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Old 05-22-2020, 11:03 AM
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Polarizedd light in LEDs


I want to use polarized light for macro photography. LEDs would be ideal because of small size and low power. I have polarizing filters and mounts but need a light source.

How about non-polar LEDs? Are they a potential source?
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Old 05-22-2020, 11:11 AM
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The usual way to get polarized light is to start with any old light source, and shine it through a polarizing filter. Do it the cheap and easy way, and you'll end up throwing away half of the light, though there are ways around this if that's a problem for you.
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Old 05-22-2020, 11:13 AM
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If you pass unpolarized light through a polarizing filter, the output will be polarized. However, it will also reduce the intensity of the light, so you need to take that into account.

ETA never mind, ninjaed

Last edited by DPRK; 05-22-2020 at 11:14 AM.
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Old 05-22-2020, 11:28 AM
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So is there anything special about polarized light and LEDs or is it just sos? And how about non-polar LEDs?
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Old 05-22-2020, 11:44 AM
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Quote:
Originally Posted by Crane View Post
So is there anything special about polarized light and LEDs or is it just sos? And how about non-polar LEDs?
Unless your diode is explicitly labelled as producing polarized light, I would assume the light is unpolarized. However, even the output from polarized LEDs, at least the early ones, is not completely polarized, so you would still need a filter.

What you need to find out is how many watts of light you need and at what wavelength(s), and see what LEDs, polarized or not, are available. The filters also need to be able to handle the power. If it is really low-power, it may not be a problem, but even LEDs producing a few watts or tens of watts get hot and need a heat sink etc.

Last edited by DPRK; 05-22-2020 at 11:44 AM.
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Old 05-22-2020, 12:01 PM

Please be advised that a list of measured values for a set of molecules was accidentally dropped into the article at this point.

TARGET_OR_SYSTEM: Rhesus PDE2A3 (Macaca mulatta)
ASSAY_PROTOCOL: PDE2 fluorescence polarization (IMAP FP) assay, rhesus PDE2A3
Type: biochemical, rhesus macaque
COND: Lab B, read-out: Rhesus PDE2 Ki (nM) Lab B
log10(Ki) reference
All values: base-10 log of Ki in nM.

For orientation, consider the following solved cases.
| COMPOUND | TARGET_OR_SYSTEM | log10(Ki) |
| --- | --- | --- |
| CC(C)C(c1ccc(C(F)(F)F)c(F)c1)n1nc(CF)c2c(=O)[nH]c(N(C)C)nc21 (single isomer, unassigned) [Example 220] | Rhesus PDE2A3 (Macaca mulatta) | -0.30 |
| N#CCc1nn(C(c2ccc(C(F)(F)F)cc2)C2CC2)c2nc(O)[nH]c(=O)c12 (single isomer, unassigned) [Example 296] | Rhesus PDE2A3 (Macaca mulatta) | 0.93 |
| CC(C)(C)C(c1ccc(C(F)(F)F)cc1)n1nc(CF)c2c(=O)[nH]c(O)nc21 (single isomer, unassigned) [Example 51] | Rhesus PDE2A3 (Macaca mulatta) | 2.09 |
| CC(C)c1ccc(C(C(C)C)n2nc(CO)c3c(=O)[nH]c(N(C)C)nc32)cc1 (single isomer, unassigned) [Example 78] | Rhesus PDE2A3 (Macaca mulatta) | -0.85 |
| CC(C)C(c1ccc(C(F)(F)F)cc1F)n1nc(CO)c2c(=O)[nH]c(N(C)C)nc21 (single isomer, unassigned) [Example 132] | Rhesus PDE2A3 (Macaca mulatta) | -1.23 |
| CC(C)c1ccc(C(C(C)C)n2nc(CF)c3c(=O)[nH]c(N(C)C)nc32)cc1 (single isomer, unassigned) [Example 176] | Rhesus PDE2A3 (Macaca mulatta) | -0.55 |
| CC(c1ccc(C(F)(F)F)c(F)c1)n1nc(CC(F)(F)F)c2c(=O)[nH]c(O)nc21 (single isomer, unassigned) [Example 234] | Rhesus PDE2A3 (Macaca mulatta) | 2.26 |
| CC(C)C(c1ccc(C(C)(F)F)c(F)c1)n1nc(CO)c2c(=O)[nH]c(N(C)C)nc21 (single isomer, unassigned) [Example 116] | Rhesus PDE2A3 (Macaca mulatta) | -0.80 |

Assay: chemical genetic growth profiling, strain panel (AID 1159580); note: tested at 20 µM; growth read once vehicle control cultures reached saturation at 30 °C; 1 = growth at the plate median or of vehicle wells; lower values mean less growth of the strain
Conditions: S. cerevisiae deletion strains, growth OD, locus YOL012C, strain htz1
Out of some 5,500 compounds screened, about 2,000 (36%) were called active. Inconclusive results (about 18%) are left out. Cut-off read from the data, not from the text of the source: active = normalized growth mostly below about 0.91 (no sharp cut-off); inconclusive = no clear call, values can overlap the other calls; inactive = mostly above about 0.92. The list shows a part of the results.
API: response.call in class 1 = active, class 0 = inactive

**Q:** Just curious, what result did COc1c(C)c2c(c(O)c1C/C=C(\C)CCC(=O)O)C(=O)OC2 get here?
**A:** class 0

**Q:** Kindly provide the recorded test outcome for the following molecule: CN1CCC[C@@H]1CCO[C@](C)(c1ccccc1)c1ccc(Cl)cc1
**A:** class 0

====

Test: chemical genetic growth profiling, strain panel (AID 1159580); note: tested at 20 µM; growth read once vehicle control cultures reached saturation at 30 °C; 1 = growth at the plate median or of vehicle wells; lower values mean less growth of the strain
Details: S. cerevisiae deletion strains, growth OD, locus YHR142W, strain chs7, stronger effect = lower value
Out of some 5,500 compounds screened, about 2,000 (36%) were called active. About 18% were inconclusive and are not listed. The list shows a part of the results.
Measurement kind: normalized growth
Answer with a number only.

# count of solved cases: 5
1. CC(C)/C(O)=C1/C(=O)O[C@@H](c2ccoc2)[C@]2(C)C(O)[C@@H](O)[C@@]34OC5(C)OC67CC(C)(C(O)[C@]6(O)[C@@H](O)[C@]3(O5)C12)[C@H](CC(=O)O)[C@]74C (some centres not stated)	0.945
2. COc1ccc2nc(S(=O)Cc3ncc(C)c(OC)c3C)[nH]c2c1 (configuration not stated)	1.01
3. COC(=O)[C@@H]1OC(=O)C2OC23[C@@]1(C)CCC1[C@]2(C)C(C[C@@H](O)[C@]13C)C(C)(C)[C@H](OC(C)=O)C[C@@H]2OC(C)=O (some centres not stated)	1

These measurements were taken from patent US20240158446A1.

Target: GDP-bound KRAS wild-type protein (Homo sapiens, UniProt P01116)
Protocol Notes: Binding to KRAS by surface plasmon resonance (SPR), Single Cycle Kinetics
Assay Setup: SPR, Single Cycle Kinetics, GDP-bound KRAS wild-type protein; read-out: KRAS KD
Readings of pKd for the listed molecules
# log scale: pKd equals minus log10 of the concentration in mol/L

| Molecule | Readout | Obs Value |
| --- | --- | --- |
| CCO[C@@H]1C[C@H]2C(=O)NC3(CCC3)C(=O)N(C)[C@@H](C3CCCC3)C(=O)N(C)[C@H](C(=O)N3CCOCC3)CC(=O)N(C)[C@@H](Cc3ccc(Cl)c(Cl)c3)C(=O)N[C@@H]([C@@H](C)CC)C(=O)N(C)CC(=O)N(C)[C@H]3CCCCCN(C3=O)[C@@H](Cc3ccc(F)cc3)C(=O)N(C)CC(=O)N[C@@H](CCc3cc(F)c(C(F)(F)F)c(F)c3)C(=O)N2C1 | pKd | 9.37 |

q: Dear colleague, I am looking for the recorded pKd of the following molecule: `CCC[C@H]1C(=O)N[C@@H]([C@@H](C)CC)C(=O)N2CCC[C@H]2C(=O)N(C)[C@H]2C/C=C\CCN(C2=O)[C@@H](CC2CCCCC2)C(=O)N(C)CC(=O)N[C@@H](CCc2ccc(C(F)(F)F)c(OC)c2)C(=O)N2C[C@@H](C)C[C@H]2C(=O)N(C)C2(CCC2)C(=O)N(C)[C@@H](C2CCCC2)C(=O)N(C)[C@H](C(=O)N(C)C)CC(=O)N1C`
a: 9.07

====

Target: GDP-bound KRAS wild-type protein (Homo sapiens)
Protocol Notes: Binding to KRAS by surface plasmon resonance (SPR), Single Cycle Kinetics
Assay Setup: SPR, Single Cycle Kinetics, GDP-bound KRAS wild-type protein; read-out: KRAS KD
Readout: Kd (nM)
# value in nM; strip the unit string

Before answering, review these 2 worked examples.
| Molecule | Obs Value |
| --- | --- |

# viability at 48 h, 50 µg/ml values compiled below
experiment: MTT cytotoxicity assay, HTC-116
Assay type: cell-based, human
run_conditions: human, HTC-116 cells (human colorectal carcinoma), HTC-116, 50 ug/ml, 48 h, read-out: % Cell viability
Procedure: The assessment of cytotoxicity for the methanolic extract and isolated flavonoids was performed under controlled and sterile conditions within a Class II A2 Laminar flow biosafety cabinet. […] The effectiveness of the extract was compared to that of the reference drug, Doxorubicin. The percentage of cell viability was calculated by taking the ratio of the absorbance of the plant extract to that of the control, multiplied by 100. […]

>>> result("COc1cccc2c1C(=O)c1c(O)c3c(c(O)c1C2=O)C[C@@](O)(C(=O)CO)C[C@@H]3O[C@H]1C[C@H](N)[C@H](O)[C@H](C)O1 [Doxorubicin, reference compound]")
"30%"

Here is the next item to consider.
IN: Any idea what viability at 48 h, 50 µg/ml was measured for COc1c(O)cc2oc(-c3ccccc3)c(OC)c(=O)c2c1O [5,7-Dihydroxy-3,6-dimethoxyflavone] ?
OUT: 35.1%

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There's always this, I suppose:

https://www.laserfocusworld.com/lase...-polarized-led

Quote:
LIGHT-EMITTING DIODES: Student develops first polarized LED

Martin Schubert, a doctoral student in electrical, computer, and systems engineering at Rensselaer Polytechnic University (Troy, NY), won the $30,000 Lemelson-Rensselaer Student Prize for his development of the first polarized light-emitting diode (LED), an innovation that could vastly improve liquid-crystal display (LCD) screens, conserve energy, and usher in the next generation of ultra-efficient LEDs.
https://www.nature.com/articles/lsa201222

https://www.spiedigitallibrary.org/c...73.short?SSO=1

I don't see any commercially-available polarized LEDs. But diode lasers ARE polarized, so if you don't want to throw away half your energy (or use some complex combining scheme) you can just buy a polarized laser diode.


Why do you want polarized light? It isn't necessary for macro photography itself. Are you planning to use it to improve contrast, or something?
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Old 05-22-2020, 01:35 PM
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Thanks - Yes I was looking at contrast enhancement.

I'm considering making some specimen holders for micro photography using embedded LEDs. I can pwm drive the LEDs so that they do not overheat the slide. Since there's nothing novel about LEDs and polarization, I'll make a test fixture and get some measurements.

I hesitate to have a laser diode anywhere near a microscope. Call me chicken.
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Old 05-22-2020, 02:26 PM
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Quote:
Originally Posted by Crane View Post
Thanks - Yes I was looking at contrast enhancement.

I'm considering making some specimen holders for micro photography using embedded LEDs. I can pwm drive the LEDs so that they do not overheat the slide. Since there's nothing novel about LEDs and polarization, I'll make a test fixture and get some measurements.

I hesitate to have a laser diode anywhere near a microscope. Call me chicken.
I'll bet you wear a Face Mask, too!
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Old 05-22-2020, 05:05 PM
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Yep, but it's difficult with a beak
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